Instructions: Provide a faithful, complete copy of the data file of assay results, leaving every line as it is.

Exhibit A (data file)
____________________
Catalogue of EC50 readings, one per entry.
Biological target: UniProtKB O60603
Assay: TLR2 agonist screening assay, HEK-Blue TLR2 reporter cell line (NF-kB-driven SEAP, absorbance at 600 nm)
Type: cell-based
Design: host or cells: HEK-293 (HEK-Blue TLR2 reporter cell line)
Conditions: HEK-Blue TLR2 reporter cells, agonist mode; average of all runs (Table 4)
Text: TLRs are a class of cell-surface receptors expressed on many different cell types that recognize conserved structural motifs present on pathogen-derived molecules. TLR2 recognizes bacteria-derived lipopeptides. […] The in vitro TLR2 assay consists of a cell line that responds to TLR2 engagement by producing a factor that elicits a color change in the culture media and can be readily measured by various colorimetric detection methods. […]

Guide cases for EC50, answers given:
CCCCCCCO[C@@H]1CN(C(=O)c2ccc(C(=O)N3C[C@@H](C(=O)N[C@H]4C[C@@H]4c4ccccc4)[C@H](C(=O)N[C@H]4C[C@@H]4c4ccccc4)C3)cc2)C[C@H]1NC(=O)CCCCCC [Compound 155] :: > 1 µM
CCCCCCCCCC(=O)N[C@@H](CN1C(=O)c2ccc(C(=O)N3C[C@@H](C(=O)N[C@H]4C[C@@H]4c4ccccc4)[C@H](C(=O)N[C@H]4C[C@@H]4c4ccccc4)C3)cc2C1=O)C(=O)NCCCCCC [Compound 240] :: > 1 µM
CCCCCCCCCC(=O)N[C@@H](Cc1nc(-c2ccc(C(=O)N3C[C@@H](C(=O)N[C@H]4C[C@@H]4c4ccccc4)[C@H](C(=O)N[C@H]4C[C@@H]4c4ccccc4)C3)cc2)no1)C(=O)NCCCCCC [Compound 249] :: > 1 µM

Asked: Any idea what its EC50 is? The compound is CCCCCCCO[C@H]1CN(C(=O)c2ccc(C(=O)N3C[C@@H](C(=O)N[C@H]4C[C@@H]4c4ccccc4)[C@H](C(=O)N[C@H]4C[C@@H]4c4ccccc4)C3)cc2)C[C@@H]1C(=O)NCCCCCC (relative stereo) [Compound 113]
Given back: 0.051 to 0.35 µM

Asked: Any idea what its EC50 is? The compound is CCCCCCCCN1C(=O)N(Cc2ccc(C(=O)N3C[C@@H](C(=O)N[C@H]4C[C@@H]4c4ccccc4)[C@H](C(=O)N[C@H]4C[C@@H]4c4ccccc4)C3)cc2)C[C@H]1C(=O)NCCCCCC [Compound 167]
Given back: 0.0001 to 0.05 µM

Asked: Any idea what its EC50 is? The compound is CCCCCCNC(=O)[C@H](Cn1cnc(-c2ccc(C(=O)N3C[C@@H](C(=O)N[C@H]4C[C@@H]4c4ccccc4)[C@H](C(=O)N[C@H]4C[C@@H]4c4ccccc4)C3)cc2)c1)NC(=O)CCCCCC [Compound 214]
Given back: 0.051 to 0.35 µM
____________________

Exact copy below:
Catalogue of EC50 readings, one per entry.
Biological target: UniProtKB O60603
Assay: TLR2 agonist screening assay, HEK-Blue TLR2 reporter cell line (NF-kB-driven SEAP, absorbance at 600 nm)
Type: cell-based
Design: host or cells: HEK-293 (HEK-Blue TLR2 reporter cell line)
Conditions: HEK-Blue TLR2 reporter cells, agonist mode; average of all runs (Table 4)
Text: TLRs are a class of cell-surface receptors expressed on many different cell types that recognize conserved structural motifs present on pathogen-derived molecules. TLR2 recognizes bacteria-derived lipopeptides. […] The in vitro TLR2 assay consists of a cell line that responds to TLR2 engagement by producing a factor that elicits a color change in the culture media and can be readily measured by various colorimetric detection methods. […]

Guide cases for EC50, answers given:
CCCCCCCO[C@@H]1CN(C(=O)c2ccc(C(=O)N3C[C@@H](C(=O)N[C@H]4C[C@@H]4c4ccccc4)[C@H](C(=O)N[C@H]4C[C@@H]4c4ccccc4)C3)cc2)C[C@H]1NC(=O)CCCCCC [Compound 155] :: > 1 µM
CCCCCCCCCC(=O)N[C@@H](CN1C(=O)c2ccc(C(=O)N3C[C@@H](C(=O)N[C@H]4C[C@@H]4c4ccccc4)[C@H](C(=O)N[C@H]4C[C@@H]4c4ccccc4)C3)cc2C1=O)C(=O)NCCCCCC [Compound 240] :: > 1 µM
CCCCCCCCCC(=O)N[C@@H](Cc1nc(-c2ccc(C(=O)N3C[C@@H](C(=O)N[C@H]4C[C@@H]4c4ccccc4)[C@H](C(=O)N[C@H]4C[C@@H]4c4ccccc4)C3)cc2)no1)C(=O)NCCCCCC [Compound 249] :: > 1 µM

Asked: Any idea what its EC50 is? The compound is CCCCCCCO[C@H]1CN(C(=O)c2ccc(C(=O)N3C[C@@H](C(=O)N[C@H]4C[C@@H]4c4ccccc4)[C@H](C(=O)N[C@H]4C[C@@H]4c4ccccc4)C3)cc2)C[C@@H]1C(=O)NCCCCCC (relative stereo) [Compound 113]
Given back: 0.051 to 0.35 µM

Asked: Any idea what its EC50 is? The compound is CCCCCCCCN1C(=O)N(Cc2ccc(C(=O)N3C[C@@H](C(=O)N[C@H]4C[C@@H]4c4ccccc4)[C@H](C(=O)N[C@H]4C[C@@H]4c4ccccc4)C3)cc2)C[C@H]1C(=O)NCCCCCC [Compound 167]
Given back: 0.0001 to 0.05 µM

Asked: Any idea what its EC50 is? The compound is CCCCCCNC(=O)[C@H](Cn1cnc(-c2ccc(C(=O)N3C[C@@H](C(=O)N[C@H]4C[C@@H]4c4ccccc4)[C@H](C(=O)N[C@H]4C[C@@H]4c4ccccc4)C3)cc2)c1)NC(=O)CCCCCC [Compound 214]
Given back: 0.051 to 0.35 µM